Travelers ti Sa Pa Vietnam are enjoying adventure tours in the villages of Ta Giang Phinh in Sa Pa township and Nam Tam in neighbouring Lai Chau Province , where the local people fiercely cling to their traditions.
The tours have become particularly popular in spring, the best season to visit the mountainous area. But Sa Pa is popular from August to April, with foreign tourists flocking to the region.
Ta Giang Phinh is 25km from Sa Pa and is home to the Mong and Dao people. The 3,000m-tall Mt Ngu Chi Son is nearby and the second highest peak in the area, after famed Mt Fansipan.
The village connects with Sa Pa on a narrow road which snakes through the mountains, past native chayote. The mountains and valley of maize and terraced rice fields are seen on sunny days when the clouds clear.
"The village is a very new site that we included among our destinations last year," said Green Sa Pa Tour Co director Dao Van Phong. "We want to introduce an isolated village where the lifestyle has yet to change. People living in the village are always hospitable, and visitors can take break at any house during the two-hour walk around the village."
Phong said his company brought 500 visitors to the village last year.
As the village is nudged in the large Sin Chai Valley , 500m above sea level, tourists can easily find the local Mong people farming the terraced fields or trek through forests of cardamon. Locals often invite visitors with maize and perform the khen (bamboo pan-pipes) dance as they express their hospitality.
The women often stay at home to weave brocade for clothing. With families scattered in isolated spots around the valley and no means of transportation, the only way to get visitors to explore the village is by walking.
"We set up the village to represent the typical lifestyle of the Mong and Dao people," said Green Sa Pa product manager Phung Gia Cao. "Tourists can explore the interesting culture of the Mong and Dao themselves."
Nam Tam Village , in Lai Chau's Binh Lu District, is another hour's drive from Ta Giang Phinh and is in the heart of one of the largest granaries in the northwest of Vietnam . The village of ethnic Lao, Thai and Lu people, with a population of 2,600, sits on a bank of the Nam Mu River on low terrain and amid fertile paddies.
The scenery along the 45km route from Sa Pa to Nam Tam fascinates tourists. On sunny days, clouds dot the blue sky over the mountain ranges.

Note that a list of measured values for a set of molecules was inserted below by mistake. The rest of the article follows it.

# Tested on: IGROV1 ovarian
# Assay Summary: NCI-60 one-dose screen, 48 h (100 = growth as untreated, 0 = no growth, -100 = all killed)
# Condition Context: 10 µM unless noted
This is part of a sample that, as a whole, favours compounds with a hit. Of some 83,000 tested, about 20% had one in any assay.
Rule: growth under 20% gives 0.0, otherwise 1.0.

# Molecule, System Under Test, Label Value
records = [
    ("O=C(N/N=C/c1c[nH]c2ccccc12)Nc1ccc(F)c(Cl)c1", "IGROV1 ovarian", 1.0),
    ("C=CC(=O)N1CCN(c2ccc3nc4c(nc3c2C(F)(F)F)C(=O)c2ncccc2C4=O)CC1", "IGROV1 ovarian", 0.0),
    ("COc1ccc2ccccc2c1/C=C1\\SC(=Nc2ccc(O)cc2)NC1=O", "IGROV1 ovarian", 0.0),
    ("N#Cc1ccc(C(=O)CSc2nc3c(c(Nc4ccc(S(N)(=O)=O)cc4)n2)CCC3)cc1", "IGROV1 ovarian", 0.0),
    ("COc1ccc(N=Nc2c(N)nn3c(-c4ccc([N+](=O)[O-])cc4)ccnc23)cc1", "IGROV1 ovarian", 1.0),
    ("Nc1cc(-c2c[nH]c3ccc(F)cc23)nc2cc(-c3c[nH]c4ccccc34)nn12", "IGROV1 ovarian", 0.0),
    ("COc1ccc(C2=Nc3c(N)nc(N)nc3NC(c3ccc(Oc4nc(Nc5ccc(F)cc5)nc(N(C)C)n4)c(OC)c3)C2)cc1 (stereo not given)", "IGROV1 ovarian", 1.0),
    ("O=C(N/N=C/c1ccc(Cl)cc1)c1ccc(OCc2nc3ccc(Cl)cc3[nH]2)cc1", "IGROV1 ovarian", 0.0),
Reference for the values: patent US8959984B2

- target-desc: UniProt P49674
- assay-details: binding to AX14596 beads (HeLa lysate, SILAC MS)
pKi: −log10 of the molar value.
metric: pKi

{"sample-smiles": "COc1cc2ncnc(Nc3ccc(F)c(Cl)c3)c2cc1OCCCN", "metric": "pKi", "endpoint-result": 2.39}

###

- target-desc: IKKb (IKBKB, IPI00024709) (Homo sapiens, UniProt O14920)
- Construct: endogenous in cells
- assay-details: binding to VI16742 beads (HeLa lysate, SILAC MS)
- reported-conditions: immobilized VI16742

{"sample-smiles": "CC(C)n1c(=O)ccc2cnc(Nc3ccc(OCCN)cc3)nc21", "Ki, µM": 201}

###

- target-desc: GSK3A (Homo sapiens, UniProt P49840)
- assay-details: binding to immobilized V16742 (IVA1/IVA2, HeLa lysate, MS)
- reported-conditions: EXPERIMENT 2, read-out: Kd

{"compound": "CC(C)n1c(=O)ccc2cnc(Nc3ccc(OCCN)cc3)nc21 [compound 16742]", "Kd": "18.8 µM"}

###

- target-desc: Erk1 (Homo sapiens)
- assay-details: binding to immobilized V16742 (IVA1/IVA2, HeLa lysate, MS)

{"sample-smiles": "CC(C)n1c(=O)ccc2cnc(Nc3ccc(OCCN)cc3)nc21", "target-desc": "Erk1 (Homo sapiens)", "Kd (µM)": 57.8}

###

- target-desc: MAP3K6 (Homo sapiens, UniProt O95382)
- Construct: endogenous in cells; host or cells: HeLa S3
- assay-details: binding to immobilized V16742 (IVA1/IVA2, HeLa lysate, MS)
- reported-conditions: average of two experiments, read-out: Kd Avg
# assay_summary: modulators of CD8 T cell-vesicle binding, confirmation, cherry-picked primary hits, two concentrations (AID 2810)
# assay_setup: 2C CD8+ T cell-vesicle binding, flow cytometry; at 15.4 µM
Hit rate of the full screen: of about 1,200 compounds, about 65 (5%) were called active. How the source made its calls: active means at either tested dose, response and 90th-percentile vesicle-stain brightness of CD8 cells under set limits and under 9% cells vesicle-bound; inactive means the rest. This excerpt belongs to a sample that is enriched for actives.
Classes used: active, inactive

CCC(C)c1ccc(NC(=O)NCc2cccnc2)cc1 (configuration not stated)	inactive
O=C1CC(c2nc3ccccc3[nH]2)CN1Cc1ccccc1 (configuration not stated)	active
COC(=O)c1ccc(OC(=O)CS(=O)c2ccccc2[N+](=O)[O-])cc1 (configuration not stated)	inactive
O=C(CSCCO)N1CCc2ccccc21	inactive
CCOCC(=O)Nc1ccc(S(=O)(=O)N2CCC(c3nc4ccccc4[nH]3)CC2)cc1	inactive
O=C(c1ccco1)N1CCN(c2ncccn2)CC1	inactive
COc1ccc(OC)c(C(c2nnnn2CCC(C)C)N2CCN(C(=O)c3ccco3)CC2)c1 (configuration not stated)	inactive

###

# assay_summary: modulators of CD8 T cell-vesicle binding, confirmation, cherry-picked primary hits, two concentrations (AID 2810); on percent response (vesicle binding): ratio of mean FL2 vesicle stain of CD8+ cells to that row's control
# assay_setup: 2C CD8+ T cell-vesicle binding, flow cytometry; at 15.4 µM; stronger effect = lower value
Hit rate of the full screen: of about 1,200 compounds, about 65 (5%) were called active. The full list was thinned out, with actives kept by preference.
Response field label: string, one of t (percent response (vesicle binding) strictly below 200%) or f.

"Our van often takes many stops along the roadside for tourists to grab a quiet moment on sunny days," said Phong.
As Nam Tam lies along a 20km stretch of the Nam Mu River, rafts are the most popular vehicle for locals to fish or transport rice during the harvest.
"You can easily find a raft on the river as the locals often fish in the daytime," said Phong. "We have already set up a local service, so tourists can board a raft as soon as they arrive in the village. They can paddle themselves along the river and stop at any village along the bank."Phong said his agency can also arrange rubber rafts instead of bamboo.
After a short stop on the river bank, visitors can mount bicycles for a 20km ride around the area.
"The cycling is a change after a few hours of rafting," said Nguyen Anh Manh, a guide from a Hanoi-based travel agency. "Tourists can stop at several points in the village. They can even leave their bikes and keep walking if they want."
"I've been assigned to take tourists to Sa Pa town for years," Manh added. "Nam Tam and Ta Giang Phinh are actually the best places to stay the night."
Nam Tam Village , which includes three hamlets, is a recognised place to make a homestay. Tourists can spend the night in a hamlet of the Thai ethnic group and view traditional folk dances around a campfire at night. The Thai people hosting the visitors offer grilled fish and meat as the tourists relax after a hard day of rafting and cycling.
"Travellers can dance with the locals, and roast fish over a wood fire for dinner," said Manh. "A night in a stilt house will refresh you for your next day's journey."
Many tourists making a homestay in the village during the Lunar New Year when Thai people flock in with food and wine to celebrate the new year festival.